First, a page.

Manhunts in Maine — and elsewhere — have been all over the news lately. The inmates who escaped from prison in Dannemora, New York met their fates separately: Richard Matt was killed by police on June 26, and David Sweat was captured two days later.

Here in Maine, Robert Burton, suspected of killing his former girlfriend Stephanie Ginn Gebo in Parkman around June 5, has been on the lam for over a month. He was spotted several days ago but remains at large.

So we took a look back through public records and old news clippings to see what other manhunts have captured the public’s imagination over the years. The data come from interviews with current and former law enforcement, John Ford’s book, “Suddenly, the Cider Didn’t Taste So Good,” and news clippings from the Maine State Library.


Augustus “Gus” Heald, Sandra Brassbridge and Joseph Callahan escaped from Penobscot County Jail using a rope of bedsheets in late October 1970. All were awaiting trial. Heald was first convicted of manslaughter in 1965, then a number of robberies. He was known as a notorious escape artist.

The 1970 breakout resulted in one of the largest manhunts in state history. It took law enforcement four days to track them down.

Heald was finally released from state custody in 1985.

Moody Mountain Manhunt:

Milton Wallace of Freeport and Arnold Nash of Ellsworth, inmates of Maine State Prison, charged with murder and burglary, respectively, walked away from a farm work detail on July 15, 1981.

They were next spotted raiding a garden in Searsport on Aug. 1.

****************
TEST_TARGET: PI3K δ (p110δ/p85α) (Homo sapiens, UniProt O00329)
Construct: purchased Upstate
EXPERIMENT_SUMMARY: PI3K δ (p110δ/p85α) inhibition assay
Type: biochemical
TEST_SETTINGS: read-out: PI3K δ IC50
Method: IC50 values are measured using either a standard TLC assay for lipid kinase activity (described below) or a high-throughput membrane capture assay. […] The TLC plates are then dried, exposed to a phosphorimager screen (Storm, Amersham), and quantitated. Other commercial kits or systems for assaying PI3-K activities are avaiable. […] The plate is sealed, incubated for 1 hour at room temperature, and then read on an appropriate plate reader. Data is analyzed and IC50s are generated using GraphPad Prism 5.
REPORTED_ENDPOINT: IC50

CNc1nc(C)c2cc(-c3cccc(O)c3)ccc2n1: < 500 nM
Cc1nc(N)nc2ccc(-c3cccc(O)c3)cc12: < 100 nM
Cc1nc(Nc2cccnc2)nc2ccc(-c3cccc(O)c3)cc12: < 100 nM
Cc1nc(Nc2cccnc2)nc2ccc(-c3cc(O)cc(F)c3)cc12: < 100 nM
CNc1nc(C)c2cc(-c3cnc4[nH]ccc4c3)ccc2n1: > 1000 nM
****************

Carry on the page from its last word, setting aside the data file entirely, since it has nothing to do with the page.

The search for them began with approximately 50 law enforcement officers who cornered the two that same day. A standoff resulted in the shooting and wounding of Ben, a prized and much-loved tracker dog.

Wallace and Nash were finally captured in Morrill four days later, following a burglary. Last count of resources: over 100 officers, 18 dogs, a plane and helicopter.

Lost hunter

There are different types of manhunts. The object of the search doesn’t have to be a criminal. They could be lost or in danger.

Here’s a good example: George H. Westcott of Swansea, Massachusetts, became separated from his hunting party in the Greenville area on November 15, 1982.

Disoriented by heavy snowfall, he was lost for three weeks, and survived by breaking into camps and foraging for canned goods. Westcott developed frostbite in both feet, but otherwise he was in good condition when he flagged down a telephone worker on a logging road on Dec. 6.

Hundreds had looked for him for a week.

Emily A. Schroeder is staff genealogist at the Maine State Library.